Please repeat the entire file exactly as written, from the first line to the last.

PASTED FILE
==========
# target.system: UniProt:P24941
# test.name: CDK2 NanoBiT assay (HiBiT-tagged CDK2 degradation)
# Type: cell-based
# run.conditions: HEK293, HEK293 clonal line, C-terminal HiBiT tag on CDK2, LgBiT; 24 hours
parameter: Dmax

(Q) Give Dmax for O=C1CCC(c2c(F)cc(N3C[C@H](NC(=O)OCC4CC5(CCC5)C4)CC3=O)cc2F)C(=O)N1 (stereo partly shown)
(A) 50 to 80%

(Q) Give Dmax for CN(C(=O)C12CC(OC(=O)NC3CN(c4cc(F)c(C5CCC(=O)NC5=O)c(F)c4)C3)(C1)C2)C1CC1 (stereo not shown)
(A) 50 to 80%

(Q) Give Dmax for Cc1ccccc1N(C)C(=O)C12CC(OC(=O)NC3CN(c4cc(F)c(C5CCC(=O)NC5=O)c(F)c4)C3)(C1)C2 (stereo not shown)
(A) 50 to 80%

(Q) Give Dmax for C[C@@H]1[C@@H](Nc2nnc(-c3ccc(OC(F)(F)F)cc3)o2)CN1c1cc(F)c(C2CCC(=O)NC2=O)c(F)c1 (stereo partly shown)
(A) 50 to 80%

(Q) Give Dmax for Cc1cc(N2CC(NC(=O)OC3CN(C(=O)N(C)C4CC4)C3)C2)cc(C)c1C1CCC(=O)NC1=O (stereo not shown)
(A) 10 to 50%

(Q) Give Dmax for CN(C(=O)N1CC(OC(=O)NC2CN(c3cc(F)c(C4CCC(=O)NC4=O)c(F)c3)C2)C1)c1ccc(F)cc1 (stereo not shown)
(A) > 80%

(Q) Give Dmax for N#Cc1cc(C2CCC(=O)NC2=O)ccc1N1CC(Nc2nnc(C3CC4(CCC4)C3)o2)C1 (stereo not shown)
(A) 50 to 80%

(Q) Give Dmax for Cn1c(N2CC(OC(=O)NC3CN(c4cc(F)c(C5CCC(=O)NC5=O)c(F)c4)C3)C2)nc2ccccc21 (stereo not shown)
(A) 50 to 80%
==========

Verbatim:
# target.system: UniProt:P24941
# test.name: CDK2 NanoBiT assay (HiBiT-tagged CDK2 degradation)
# Type: cell-based
# run.conditions: HEK293, HEK293 clonal line, C-terminal HiBiT tag on CDK2, LgBiT; 24 hours
parameter: Dmax

(Q) Give Dmax for O=C1CCC(c2c(F)cc(N3C[C@H](NC(=O)OCC4CC5(CCC5)C4)CC3=O)cc2F)C(=O)N1 (stereo partly shown)
(A) 50 to 80%

(Q) Give Dmax for CN(C(=O)C12CC(OC(=O)NC3CN(c4cc(F)c(C5CCC(=O)NC5=O)c(F)c4)C3)(C1)C2)C1CC1 (stereo not shown)
(A) 50 to 80%

(Q) Give Dmax for Cc1ccccc1N(C)C(=O)C12CC(OC(=O)NC3CN(c4cc(F)c(C5CCC(=O)NC5=O)c(F)c4)C3)(C1)C2 (stereo not shown)
(A) 50 to 80%

(Q) Give Dmax for C[C@@H]1[C@@H](Nc2nnc(-c3ccc(OC(F)(F)F)cc3)o2)CN1c1cc(F)c(C2CCC(=O)NC2=O)c(F)c1 (stereo partly shown)
(A) 50 to 80%

(Q) Give Dmax for Cc1cc(N2CC(NC(=O)OC3CN(C(=O)N(C)C4CC4)C3)C2)cc(C)c1C1CCC(=O)NC1=O (stereo not shown)
(A) 10 to 50%

(Q) Give Dmax for CN(C(=O)N1CC(OC(=O)NC2CN(c3cc(F)c(C4CCC(=O)NC4=O)c(F)c3)C2)C1)c1ccc(F)cc1 (stereo not shown)
(A) > 80%

(Q) Give Dmax for N#Cc1cc(C2CCC(=O)NC2=O)ccc1N1CC(Nc2nnc(C3CC4(CCC4)C3)o2)C1 (stereo not shown)
(A) 50 to 80%

(Q) Give Dmax for Cn1c(N2CC(OC(=O)NC3CN(c4cc(F)c(C5CCC(=O)NC5=O)c(F)c4)C3)C2)nc2ccccc21 (stereo not shown)
(A) 50 to 80%